Screening questions have 2 somewhat polarized goals:
- Obtain specific information about the possible participants
- Avoid revealing specific information about the study
The reason it is recommended to avoid giving specific information about the study until the participant is confirmed to be in the target audience is that they may be tempted to exaggerate or skew their responses in order to participate. The best way to obtain the above 2 goals is to ask open-ended questions that do not hint towards a “right” or “wrong” answer, as well as use multiple choice questions with numerous options for answers. For example, if you are doing research for an online game the question could be “What activities do you do online?” with numerous activities to choose from such as shopping, gaming, social media and chatting, rather than asking “Do you play online games?” If they selected gaming as one of the options, this would mean they qualify to move on to the next question of the survey.
It is recommended to design a question for each of the specific target audience criteria such as age group, location, job/position, products they use or how often they use a service. Remember, the data received from running the focus group reflects the quality of the information given by the participants, which depends on the participants that were qualified by the screening questions. These questions can be done in a template, or created online through websites that offer paid survey creation options such as SurveyMonkey or Typeform. Order the questions so that the first few can easily let you know if they are qualified or not. For example, if the research was being conducted on alcohol, the first question could be “Are you 19 or older?” If they aren’t, you would automatically know they are not a fit and would thank them for their time and move on to the next person.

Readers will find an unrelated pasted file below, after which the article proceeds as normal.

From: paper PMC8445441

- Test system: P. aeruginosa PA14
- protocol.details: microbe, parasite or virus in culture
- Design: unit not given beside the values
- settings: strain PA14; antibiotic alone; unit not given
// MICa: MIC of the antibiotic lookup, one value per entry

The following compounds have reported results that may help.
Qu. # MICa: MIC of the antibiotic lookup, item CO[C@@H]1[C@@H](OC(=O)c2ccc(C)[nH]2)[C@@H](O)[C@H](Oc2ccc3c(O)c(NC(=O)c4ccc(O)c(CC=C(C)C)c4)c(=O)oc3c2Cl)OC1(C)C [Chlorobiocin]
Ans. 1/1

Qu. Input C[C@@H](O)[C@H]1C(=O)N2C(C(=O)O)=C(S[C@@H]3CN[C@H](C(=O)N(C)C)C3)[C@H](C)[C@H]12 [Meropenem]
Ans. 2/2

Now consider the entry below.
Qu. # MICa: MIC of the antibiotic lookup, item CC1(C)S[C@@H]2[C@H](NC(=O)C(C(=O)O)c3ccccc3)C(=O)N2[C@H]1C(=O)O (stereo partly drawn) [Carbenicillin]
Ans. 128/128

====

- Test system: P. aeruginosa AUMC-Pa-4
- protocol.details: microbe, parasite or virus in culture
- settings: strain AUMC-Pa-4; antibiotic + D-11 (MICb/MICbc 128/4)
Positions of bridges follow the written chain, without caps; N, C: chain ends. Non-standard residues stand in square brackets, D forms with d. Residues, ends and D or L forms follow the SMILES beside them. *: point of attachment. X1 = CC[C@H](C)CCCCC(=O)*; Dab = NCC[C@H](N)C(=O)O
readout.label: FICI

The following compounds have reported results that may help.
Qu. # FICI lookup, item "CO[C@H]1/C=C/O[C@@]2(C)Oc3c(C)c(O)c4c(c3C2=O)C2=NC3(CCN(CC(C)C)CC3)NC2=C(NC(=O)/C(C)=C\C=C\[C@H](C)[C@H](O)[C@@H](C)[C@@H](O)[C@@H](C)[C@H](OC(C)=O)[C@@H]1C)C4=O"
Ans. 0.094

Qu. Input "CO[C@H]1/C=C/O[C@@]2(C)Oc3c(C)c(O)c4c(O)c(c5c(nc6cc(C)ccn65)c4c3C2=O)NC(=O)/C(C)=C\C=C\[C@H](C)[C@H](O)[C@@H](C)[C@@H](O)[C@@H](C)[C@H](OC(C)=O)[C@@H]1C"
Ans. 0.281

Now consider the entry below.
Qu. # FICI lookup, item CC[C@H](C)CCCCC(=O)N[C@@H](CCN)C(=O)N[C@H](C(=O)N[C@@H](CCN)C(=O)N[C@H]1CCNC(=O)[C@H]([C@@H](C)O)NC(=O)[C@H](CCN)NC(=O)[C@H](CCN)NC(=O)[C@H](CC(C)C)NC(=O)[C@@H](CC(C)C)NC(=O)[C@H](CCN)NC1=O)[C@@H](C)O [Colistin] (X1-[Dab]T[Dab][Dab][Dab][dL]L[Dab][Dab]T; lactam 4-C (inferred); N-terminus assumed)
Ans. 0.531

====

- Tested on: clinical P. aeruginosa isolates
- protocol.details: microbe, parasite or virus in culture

See the end of this article for a downloadable template of a Screening Questionnaire.
Step 4.3 – Confirm Participation
Once the participant has been qualified from the screening questions, make sure they sign the Sign-Up Form and give them the Invite Card – both of these were introduced in Part 3 of this series, and have downloadable templates available. Once you have completed those steps, it is good to let the participant know that they will be receiving confirmation of their participation in the focus group. The most common ways to confirm participation are phone calls or e-mails. We recommend e-mails for confirmation as this puts everything in writing including the details of the focus group.
See the end of this article for a downloadable template for a Confirmation of Participation E-mail.
Focused Participants for a Focused Group
The 3 steps explained in this article will help in recruiting focused participants for a focused group. Approaching the possible participants to confirm their interest, asking pre-set screening questions to qualify them for the group, then confirming their participation together creates the foundation for a successful focus group. A great reminder: the quality of the information depends on the quality of the participants recruited! Following these steps will bring you one step closer to collecting valuable qualitative data from qualified participants that are within the specified target audience.
Stay tuned for the next exciting step in this series – running the focus group!
Download the Focus Groups Part 4 – Resource & Templates.